Curious to know who on earth could have been thus trying to improve the value of real estate in Partoowye, we made inquiries; and learned that some years previous the block had been thrown up by a veritable Yankee (one might have known that), a house-carpenter by trade, and a bold, enterprising fellow by nature.

Put ashore from his ship, sick, he first went to work and got well; then sallied out with chisel and plane, and made himself generally useful. A sober, steady man, it seems, he at last obtained the confidence of several chiefs, and soon filled them with all sorts of ideas concerning the alarming want of public spirit in the people of Imeeo. More especially did he dwell upon the humiliating fact of their living in paltry huts of bamboo, when magnificent palaces of boards might so easily be mortised together.

In the end, these representations so far prevailed with one old chief that the carpenter was engaged to build a batch of these wonderful palaces. Provided with plenty of men, he at once set to work: built a saw-mill among the mountains, felled trees, and sent over to Papeetee for nails.

Presto! the castle rose; but alas, the roof was hardly on, when the Yankee's patron, having speculated beyond his means, broke all to pieces, and was absolutely unable to pay one "plug" of tobacco in the pound. His failure involved the carpenter, who sailed away from his creditors in the very next ship that touched at the harbour.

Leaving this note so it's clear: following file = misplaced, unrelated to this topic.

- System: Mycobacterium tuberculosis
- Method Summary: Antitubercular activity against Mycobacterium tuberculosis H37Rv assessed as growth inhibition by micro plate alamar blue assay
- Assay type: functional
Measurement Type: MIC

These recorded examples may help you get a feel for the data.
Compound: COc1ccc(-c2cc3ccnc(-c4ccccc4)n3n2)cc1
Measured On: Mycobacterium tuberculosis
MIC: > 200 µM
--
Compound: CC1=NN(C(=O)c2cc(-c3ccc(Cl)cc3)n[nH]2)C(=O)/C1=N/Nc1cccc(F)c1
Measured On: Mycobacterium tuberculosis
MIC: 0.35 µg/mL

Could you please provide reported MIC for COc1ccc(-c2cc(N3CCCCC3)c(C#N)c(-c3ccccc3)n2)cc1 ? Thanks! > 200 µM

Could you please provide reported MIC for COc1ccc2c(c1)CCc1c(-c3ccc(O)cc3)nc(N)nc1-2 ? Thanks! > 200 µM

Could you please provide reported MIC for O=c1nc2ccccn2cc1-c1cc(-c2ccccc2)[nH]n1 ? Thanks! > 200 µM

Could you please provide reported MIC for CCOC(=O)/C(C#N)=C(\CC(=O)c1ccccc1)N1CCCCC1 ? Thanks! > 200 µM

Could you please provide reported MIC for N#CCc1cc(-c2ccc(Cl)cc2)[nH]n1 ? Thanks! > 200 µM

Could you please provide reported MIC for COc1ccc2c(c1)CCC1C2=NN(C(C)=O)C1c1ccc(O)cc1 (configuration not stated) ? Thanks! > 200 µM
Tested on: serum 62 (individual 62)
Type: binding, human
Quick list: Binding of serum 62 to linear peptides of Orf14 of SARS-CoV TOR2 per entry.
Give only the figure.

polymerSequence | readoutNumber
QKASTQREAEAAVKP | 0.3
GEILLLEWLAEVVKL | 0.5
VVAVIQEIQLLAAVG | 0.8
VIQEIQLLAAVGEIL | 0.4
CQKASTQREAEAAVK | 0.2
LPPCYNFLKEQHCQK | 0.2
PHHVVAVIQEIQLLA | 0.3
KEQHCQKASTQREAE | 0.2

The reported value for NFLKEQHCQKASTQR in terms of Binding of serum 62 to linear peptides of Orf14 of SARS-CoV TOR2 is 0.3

The natives despised the rickety palace of boards; and often lounged by, wagging their heads, and jeering.

We were told that the queen's residence was at the extreme end of the village; so, without waiting for the doctor to procure a fiddle, we suddenly resolved upon going thither at once, and learning whether any privy counsellorships were vacant.

Now, although there was a good deal of my waggish comrade's nonsense about what has been said concerning our expectations of court preferment, we, nevertheless, really thought that something to our advantage might turn up in that quarter.

On approaching the palace grounds, we found them rather peculiar. A broad pier of hewn coral rocks was built right out into the water; and upon this, and extending into a grove adjoining, were some eight or ten very large native houses, constructed in the handsomest style and inclosed together by a low picket of bamboos, which embraced a considerable area.

Throughout the Society Islands, the residences of the chiefs are mostly found in the immediate vicinity of the sea; a site which gives them the full benefit of a cooling breeze; nor are they so liable to the annoyance of insects; besides enjoying, when they please, the fine shade afforded by the neighbouring groves, always most luxuriant near the water.

Lounging about the grounds were some sixty or eighty handsomely-dressed natives, men and women; some reclining on the shady side of the houses, others under the trees, and a small group conversing close by the railing facing us.

We went up to the latter; and giving the usual salutation, were on the point of vaulting over the bamboos, when they turned upon us angrily, and said we could not enter. We stated our earnest desire to see the queen; hinting that we were bearers of important dispatches. But it was to no purpose; and not a little vexed, we were obliged to return to Po-Po's without effecting anything.

It ain't what you don't know that gets you into trouble. It's what you know for sure that just ain't so.